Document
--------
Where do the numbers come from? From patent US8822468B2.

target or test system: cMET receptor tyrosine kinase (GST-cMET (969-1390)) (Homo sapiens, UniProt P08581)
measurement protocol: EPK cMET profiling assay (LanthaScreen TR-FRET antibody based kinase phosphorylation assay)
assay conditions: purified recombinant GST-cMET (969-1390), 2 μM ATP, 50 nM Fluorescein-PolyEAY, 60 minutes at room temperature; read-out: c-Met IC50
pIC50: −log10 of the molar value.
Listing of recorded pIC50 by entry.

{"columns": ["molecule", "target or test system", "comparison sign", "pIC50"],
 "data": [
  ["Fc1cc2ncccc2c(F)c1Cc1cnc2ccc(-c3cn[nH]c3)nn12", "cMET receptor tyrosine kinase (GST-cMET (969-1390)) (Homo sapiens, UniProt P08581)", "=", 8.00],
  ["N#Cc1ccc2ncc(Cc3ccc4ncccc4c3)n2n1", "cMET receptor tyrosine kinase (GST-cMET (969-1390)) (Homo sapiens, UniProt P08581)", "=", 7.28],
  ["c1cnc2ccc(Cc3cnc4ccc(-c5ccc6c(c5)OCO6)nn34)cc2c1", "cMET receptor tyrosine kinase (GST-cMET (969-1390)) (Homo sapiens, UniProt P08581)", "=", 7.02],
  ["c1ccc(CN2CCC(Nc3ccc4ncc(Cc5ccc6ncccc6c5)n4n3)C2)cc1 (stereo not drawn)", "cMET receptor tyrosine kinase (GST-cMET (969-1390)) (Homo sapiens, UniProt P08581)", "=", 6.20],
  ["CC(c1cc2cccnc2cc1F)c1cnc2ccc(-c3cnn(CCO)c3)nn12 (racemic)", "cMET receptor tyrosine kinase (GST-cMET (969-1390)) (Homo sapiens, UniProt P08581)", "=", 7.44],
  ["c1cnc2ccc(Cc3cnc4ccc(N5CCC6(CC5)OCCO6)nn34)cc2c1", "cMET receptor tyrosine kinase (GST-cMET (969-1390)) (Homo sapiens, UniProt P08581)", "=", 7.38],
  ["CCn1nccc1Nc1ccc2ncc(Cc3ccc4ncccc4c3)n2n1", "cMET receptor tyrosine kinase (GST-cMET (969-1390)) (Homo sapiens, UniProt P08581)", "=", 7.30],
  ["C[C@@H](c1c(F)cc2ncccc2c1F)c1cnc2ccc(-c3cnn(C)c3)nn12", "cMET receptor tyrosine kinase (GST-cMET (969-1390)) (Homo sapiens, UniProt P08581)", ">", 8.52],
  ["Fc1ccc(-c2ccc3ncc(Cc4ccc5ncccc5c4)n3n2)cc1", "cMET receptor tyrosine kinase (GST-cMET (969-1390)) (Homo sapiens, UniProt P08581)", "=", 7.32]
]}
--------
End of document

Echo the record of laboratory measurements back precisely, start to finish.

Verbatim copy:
Where do the numbers come from? From patent US8822468B2.

target or test system: cMET receptor tyrosine kinase (GST-cMET (969-1390)) (Homo sapiens, UniProt P08581)
measurement protocol: EPK cMET profiling assay (LanthaScreen TR-FRET antibody based kinase phosphorylation assay)
assay conditions: purified recombinant GST-cMET (969-1390), 2 μM ATP, 50 nM Fluorescein-PolyEAY, 60 minutes at room temperature; read-out: c-Met IC50
pIC50: −log10 of the molar value.
Listing of recorded pIC50 by entry.

{"columns": ["molecule", "target or test system", "comparison sign", "pIC50"],
 "data": [
  ["Fc1cc2ncccc2c(F)c1Cc1cnc2ccc(-c3cn[nH]c3)nn12", "cMET receptor tyrosine kinase (GST-cMET (969-1390)) (Homo sapiens, UniProt P08581)", "=", 8.00],
  ["N#Cc1ccc2ncc(Cc3ccc4ncccc4c3)n2n1", "cMET receptor tyrosine kinase (GST-cMET (969-1390)) (Homo sapiens, UniProt P08581)", "=", 7.28],
  ["c1cnc2ccc(Cc3cnc4ccc(-c5ccc6c(c5)OCO6)nn34)cc2c1", "cMET receptor tyrosine kinase (GST-cMET (969-1390)) (Homo sapiens, UniProt P08581)", "=", 7.02],
  ["c1ccc(CN2CCC(Nc3ccc4ncc(Cc5ccc6ncccc6c5)n4n3)C2)cc1 (stereo not drawn)", "cMET receptor tyrosine kinase (GST-cMET (969-1390)) (Homo sapiens, UniProt P08581)", "=", 6.20],
  ["CC(c1cc2cccnc2cc1F)c1cnc2ccc(-c3cnn(CCO)c3)nn12 (racemic)", "cMET receptor tyrosine kinase (GST-cMET (969-1390)) (Homo sapiens, UniProt P08581)", "=", 7.44],
  ["c1cnc2ccc(Cc3cnc4ccc(N5CCC6(CC5)OCCO6)nn34)cc2c1", "cMET receptor tyrosine kinase (GST-cMET (969-1390)) (Homo sapiens, UniProt P08581)", "=", 7.38],
  ["CCn1nccc1Nc1ccc2ncc(Cc3ccc4ncccc4c3)n2n1", "cMET receptor tyrosine kinase (GST-cMET (969-1390)) (Homo sapiens, UniProt P08581)", "=", 7.30],
  ["C[C@@H](c1c(F)cc2ncccc2c1F)c1cnc2ccc(-c3cnn(C)c3)nn12", "cMET receptor tyrosine kinase (GST-cMET (969-1390)) (Homo sapiens, UniProt P08581)", ">", 8.52],
  ["Fc1ccc(-c2ccc3ncc(Cc4ccc5ncccc5c4)n3n2)cc1", "cMET receptor tyrosine kinase (GST-cMET (969-1390)) (Homo sapiens, UniProt P08581)", "=", 7.32]
]}